Complex networks (or graphs) are a fundamental object of study in modern science, across domains as diverse as the social sciences, biology, physics, computer science, and engineering [WF94, New03, EK10]. Designing good models for these networks is a crucial area of research, and also affects society at large, given the role of online social networks in modern human interaction [BA99, WS98, CF06]. Complex networks are massive, high-dimensional, discrete objects, and are challenging to work with in a modeling context. A common method of dealing with this challenge is to construct a low-dimensional Euclidean embedding that tries to capture the structure of the network (see [HYL17] for a recent survey). Formally, we think of the
vertices as vectors, where is typically constant (or very slowly growing in ). The likelihood of an edge is proportional to (usually a non-negative monotone function in) [ASN13, CLX16]. This gives a graph distribution that the observed network is assumed to be generated from.
The most important method to get such embeddings is the Singular Value Decomposition (SVD) or other matrix factorizations of the adjacency matrix [ASN13]
. Recently, there has also been an explosion of interest in using methods from deep neural networks to learn such graph embeddings[PARS14, TQW15, CLX16, GL16] (refer to [HYL17] for more references). Regardless of the specific method, a key goal in building an embedding is to keep the dimension small — while trying to preserve the network structure — as the embeddings are used in a variety of downstream modeling tasks such as graph clustering, nearest neighbor search, and link prediction [Twi18]. Yet a fundamental question remains unanswered: to what extent do such low dimensional embeddings actually capture the structure of a complex network?
These models are often justified by treating the (few) dimensions as “interests” of individuals, and using similarity of interests (dot product) to form edges. Contrary to the dominant view, we argue that low-dimensional embeddings are not good representations of complex networks. We demonstrate mathematically and empirically that they lose local structure, one of the hallmarks of complex networks. This runs counter to the ubiquitous use of SVD in data analysis. The weaknesses of SVD have been empirically observed in recommendation tasks [BCG10, GGL13, KUK17], and our result provides a mathematical validation of these findings.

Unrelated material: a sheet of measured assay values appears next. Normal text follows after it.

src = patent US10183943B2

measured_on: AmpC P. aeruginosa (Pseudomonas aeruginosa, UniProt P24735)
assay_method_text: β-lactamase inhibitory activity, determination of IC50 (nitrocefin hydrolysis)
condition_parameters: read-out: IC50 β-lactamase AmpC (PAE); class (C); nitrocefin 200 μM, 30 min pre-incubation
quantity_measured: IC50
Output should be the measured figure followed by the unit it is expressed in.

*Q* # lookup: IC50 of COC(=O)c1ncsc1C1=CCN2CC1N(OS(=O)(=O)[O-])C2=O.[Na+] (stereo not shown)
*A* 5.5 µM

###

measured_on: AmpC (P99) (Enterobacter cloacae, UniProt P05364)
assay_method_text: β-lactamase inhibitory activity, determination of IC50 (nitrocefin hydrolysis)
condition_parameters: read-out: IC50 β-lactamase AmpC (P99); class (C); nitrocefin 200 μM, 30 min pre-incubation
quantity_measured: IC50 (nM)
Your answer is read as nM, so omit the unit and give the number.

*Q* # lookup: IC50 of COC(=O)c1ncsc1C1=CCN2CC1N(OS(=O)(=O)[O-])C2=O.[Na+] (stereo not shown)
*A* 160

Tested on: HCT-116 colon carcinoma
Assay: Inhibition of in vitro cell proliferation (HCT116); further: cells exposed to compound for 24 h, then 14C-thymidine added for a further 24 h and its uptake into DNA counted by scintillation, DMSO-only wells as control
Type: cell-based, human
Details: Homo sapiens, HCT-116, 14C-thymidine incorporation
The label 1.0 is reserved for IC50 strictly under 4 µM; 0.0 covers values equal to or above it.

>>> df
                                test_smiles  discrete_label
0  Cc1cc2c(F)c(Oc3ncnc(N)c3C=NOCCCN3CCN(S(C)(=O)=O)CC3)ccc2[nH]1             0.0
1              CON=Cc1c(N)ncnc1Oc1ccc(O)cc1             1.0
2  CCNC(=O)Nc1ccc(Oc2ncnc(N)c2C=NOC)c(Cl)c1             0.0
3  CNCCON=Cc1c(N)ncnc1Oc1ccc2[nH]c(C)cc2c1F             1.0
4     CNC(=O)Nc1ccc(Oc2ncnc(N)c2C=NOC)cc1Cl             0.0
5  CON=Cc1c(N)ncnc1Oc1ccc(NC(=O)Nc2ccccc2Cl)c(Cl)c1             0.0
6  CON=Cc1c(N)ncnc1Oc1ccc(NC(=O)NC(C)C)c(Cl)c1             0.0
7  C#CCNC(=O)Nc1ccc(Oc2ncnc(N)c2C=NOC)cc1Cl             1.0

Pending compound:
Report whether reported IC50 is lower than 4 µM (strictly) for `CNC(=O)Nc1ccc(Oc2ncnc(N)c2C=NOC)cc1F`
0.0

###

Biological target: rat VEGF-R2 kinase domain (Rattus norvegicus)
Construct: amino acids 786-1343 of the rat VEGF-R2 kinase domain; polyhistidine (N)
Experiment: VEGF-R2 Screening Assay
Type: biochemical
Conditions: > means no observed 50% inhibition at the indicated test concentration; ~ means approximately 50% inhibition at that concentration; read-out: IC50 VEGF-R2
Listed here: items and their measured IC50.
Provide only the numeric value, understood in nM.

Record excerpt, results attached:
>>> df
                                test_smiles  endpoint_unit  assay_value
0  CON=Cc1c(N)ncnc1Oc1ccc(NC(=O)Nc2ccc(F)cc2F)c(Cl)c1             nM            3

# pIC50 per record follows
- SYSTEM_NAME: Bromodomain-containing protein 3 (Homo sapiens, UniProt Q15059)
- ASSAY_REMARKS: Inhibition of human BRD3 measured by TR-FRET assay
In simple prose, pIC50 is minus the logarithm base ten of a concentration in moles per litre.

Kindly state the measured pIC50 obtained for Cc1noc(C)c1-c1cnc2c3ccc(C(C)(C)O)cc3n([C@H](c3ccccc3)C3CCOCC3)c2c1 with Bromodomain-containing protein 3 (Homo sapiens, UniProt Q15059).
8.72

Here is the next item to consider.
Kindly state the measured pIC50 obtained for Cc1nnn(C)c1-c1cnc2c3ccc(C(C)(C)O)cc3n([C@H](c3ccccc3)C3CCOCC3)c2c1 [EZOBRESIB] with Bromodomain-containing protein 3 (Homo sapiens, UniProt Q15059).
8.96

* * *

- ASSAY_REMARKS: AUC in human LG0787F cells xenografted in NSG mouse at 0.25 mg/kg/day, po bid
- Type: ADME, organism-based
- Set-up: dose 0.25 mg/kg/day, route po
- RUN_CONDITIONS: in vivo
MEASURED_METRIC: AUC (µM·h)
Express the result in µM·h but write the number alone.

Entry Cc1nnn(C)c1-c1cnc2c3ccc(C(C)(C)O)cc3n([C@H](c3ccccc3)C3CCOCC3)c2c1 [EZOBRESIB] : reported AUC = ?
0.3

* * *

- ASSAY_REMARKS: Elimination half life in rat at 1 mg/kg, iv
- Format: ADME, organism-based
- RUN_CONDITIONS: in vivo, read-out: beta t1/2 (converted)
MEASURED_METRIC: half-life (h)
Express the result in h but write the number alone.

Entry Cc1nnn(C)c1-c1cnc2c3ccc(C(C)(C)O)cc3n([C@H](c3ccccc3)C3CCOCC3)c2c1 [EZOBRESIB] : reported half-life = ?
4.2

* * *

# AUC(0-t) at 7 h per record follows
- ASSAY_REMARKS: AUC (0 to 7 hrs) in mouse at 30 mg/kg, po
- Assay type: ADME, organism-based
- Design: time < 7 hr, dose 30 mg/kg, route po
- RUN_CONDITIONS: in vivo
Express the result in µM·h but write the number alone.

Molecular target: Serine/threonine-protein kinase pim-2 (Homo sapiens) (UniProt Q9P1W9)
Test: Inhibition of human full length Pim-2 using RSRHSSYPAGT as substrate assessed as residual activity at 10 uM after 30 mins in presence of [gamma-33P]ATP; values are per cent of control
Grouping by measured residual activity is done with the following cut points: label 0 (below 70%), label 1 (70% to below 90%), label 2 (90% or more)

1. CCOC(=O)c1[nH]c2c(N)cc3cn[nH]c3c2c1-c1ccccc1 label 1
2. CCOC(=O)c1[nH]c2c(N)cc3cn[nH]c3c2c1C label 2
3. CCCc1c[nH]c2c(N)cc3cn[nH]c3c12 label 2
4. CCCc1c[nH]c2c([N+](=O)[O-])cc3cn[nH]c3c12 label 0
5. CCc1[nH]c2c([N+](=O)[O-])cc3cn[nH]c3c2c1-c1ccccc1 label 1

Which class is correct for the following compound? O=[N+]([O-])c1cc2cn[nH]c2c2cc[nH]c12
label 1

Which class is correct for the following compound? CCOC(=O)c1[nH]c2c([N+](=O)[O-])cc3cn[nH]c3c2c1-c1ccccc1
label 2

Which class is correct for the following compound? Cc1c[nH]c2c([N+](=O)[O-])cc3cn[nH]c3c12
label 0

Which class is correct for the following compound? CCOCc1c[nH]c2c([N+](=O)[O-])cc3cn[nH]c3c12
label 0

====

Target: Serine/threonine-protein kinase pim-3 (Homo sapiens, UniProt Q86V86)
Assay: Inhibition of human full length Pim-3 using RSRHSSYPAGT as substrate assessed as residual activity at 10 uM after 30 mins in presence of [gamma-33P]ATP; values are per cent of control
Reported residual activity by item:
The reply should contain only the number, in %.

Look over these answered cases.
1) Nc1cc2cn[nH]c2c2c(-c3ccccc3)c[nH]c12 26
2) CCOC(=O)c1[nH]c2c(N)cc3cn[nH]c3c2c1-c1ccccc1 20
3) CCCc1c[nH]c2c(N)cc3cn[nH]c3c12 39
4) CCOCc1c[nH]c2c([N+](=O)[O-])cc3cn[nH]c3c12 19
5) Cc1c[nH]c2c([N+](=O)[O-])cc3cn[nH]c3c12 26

Let us define the setting formally. Consider a set of vectors (denoted by the matrix ) used to represent the vertices in a network. Let denote the following distribution of graphs over the vertex set . For each index pair , independently insert (undirected) edge
with probability. (If is negative, is never inserted. If , is always inserted.) We will refer to this model as the “embedding” of a graph , and focus on this formulation in our theoretical results. This is a standard model in the literature, and subsumes the classic Stochastic Block Model [HLL83] and Random Dot Product Model [YS07, AFL18]. There are alternate models that use different functions of the dot product for the edge probability, which are discussed in Section 1.2. Matrix factorization is a popular method to obtain such a vector representation: the original adjacency matrix is “factorized” as , where the columns of are .
Two hallmarks of real-world graphs are: (i) Sparsity: The average degree is typically constant with respect to , and (ii) Triangle density: there are many triangles incident to low degree vertices [WS98, SCW10, SKP12, DPKS12]. The large number of triangles is considered a local manifestation of community structure. Triangle counts have a rich history in the analysis and algorithmics of complex networks. Concretely, we measure these properties simultaneously as follows.
For parameters and , a graph with vertices has a -triangle foundation if there are at least triangles contained among vertices of degree at most . Formally, let be the set of vertices of degree at most . Then, the number of triangles in the graph induced by is at least .